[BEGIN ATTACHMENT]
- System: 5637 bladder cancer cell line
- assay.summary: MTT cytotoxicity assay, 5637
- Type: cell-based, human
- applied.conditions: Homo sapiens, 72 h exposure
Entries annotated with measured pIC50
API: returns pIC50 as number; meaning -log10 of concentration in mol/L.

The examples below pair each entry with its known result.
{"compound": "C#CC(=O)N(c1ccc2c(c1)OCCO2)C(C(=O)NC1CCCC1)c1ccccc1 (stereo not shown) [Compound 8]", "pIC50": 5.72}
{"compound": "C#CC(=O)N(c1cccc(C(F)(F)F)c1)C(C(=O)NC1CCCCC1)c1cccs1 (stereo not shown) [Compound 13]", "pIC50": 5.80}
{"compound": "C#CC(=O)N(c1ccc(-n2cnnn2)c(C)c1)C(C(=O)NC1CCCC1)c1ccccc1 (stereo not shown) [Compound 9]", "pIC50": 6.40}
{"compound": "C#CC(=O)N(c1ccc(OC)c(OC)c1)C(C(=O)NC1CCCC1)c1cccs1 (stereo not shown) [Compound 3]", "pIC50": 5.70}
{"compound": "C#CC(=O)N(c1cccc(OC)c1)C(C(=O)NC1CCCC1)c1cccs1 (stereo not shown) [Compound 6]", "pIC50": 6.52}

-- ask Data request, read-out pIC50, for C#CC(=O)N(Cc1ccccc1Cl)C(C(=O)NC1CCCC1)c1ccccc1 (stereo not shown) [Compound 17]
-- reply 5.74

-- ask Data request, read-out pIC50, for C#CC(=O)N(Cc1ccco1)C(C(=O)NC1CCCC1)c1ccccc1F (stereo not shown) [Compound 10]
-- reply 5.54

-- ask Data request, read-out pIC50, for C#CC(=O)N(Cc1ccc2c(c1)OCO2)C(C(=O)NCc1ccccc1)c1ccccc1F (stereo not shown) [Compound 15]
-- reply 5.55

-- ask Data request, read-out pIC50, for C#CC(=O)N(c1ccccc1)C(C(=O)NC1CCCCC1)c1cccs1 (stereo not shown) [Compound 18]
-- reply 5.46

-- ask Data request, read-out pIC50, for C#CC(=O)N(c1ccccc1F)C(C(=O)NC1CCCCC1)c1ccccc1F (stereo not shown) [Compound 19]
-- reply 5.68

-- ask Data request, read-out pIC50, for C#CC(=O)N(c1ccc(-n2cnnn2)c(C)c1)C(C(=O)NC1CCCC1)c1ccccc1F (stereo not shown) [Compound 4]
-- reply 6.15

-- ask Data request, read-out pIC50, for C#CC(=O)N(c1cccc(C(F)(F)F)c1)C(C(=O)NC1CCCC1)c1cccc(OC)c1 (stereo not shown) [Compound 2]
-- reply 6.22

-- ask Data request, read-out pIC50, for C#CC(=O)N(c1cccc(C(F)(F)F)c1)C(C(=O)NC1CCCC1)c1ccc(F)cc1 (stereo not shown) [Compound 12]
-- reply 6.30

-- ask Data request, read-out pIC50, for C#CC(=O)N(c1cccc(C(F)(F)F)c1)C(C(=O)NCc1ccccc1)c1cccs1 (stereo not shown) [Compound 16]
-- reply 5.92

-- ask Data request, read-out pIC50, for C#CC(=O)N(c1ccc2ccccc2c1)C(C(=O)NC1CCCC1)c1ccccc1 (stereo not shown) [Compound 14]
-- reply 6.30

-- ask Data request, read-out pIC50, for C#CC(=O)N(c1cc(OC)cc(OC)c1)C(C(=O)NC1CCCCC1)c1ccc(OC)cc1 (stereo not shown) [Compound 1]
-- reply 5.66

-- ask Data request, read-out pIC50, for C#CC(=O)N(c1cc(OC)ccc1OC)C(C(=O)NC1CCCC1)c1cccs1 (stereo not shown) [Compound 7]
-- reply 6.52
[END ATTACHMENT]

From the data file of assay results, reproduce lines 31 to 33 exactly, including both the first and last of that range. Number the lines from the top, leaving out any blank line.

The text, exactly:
-- ask Data request, read-out pIC50, for C#CC(=O)N(c1ccc2ccccc2c1)C(C(=O)NC1CCCC1)c1ccccc1 (stereo not shown) [Compound 14]
-- reply 6.30

-- ask Data request, read-out pIC50, for C#CC(=O)N(c1cc(OC)cc(OC)c1)C(C(=O)NC1CCCCC1)c1ccc(OC)cc1 (stereo not shown) [Compound 1]